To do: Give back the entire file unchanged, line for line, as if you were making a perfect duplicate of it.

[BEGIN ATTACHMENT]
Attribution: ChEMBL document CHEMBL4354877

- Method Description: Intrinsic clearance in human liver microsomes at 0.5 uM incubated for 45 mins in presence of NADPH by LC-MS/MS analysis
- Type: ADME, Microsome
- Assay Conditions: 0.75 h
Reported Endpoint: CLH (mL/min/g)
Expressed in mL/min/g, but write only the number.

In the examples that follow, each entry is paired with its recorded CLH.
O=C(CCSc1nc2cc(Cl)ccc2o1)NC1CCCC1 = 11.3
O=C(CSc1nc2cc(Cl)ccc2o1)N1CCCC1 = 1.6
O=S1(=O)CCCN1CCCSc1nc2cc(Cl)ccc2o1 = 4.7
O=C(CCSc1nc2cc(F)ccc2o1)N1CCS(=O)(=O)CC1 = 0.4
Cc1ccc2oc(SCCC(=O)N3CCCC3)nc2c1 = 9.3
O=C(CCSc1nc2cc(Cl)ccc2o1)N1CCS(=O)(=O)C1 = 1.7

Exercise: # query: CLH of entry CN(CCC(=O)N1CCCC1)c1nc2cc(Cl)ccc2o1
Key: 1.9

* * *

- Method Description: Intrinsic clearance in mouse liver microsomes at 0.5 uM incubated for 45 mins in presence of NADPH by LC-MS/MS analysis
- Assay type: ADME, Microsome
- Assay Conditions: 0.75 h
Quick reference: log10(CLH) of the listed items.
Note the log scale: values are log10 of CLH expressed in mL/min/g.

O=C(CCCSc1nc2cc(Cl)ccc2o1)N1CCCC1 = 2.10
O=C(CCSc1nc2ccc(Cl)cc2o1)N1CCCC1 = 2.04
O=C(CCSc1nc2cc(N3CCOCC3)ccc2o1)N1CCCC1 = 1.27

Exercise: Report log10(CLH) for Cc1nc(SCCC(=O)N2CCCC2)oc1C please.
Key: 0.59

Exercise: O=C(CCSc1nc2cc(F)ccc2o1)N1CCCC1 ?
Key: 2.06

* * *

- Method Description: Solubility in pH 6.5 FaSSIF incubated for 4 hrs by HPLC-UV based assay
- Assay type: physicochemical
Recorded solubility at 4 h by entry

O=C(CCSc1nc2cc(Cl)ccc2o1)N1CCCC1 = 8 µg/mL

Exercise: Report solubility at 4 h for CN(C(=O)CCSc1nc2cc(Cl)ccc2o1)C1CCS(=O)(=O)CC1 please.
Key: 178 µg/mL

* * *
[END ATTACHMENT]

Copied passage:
Attribution: ChEMBL document CHEMBL4354877

- Method Description: Intrinsic clearance in human liver microsomes at 0.5 uM incubated for 45 mins in presence of NADPH by LC-MS/MS analysis
- Type: ADME, Microsome
- Assay Conditions: 0.75 h
Reported Endpoint: CLH (mL/min/g)
Expressed in mL/min/g, but write only the number.

In the examples that follow, each entry is paired with its recorded CLH.
O=C(CCSc1nc2cc(Cl)ccc2o1)NC1CCCC1 = 11.3
O=C(CSc1nc2cc(Cl)ccc2o1)N1CCCC1 = 1.6
O=S1(=O)CCCN1CCCSc1nc2cc(Cl)ccc2o1 = 4.7
O=C(CCSc1nc2cc(F)ccc2o1)N1CCS(=O)(=O)CC1 = 0.4
Cc1ccc2oc(SCCC(=O)N3CCCC3)nc2c1 = 9.3
O=C(CCSc1nc2cc(Cl)ccc2o1)N1CCS(=O)(=O)C1 = 1.7

Exercise: # query: CLH of entry CN(CCC(=O)N1CCCC1)c1nc2cc(Cl)ccc2o1
Key: 1.9

* * *

- Method Description: Intrinsic clearance in mouse liver microsomes at 0.5 uM incubated for 45 mins in presence of NADPH by LC-MS/MS analysis
- Assay type: ADME, Microsome
- Assay Conditions: 0.75 h
Quick reference: log10(CLH) of the listed items.
Note the log scale: values are log10 of CLH expressed in mL/min/g.

O=C(CCCSc1nc2cc(Cl)ccc2o1)N1CCCC1 = 2.10
O=C(CCSc1nc2ccc(Cl)cc2o1)N1CCCC1 = 2.04
O=C(CCSc1nc2cc(N3CCOCC3)ccc2o1)N1CCCC1 = 1.27

Exercise: Report log10(CLH) for Cc1nc(SCCC(=O)N2CCCC2)oc1C please.
Key: 0.59

Exercise: O=C(CCSc1nc2cc(F)ccc2o1)N1CCCC1 ?
Key: 2.06

* * *

- Method Description: Solubility in pH 6.5 FaSSIF incubated for 4 hrs by HPLC-UV based assay
- Assay type: physicochemical
Recorded solubility at 4 h by entry

O=C(CCSc1nc2cc(Cl)ccc2o1)N1CCCC1 = 8 µg/mL

Exercise: Report solubility at 4 h for CN(C(=O)CCSc1nc2cc(Cl)ccc2o1)C1CCS(=O)(=O)CC1 please.
Key: 178 µg/mL

* * *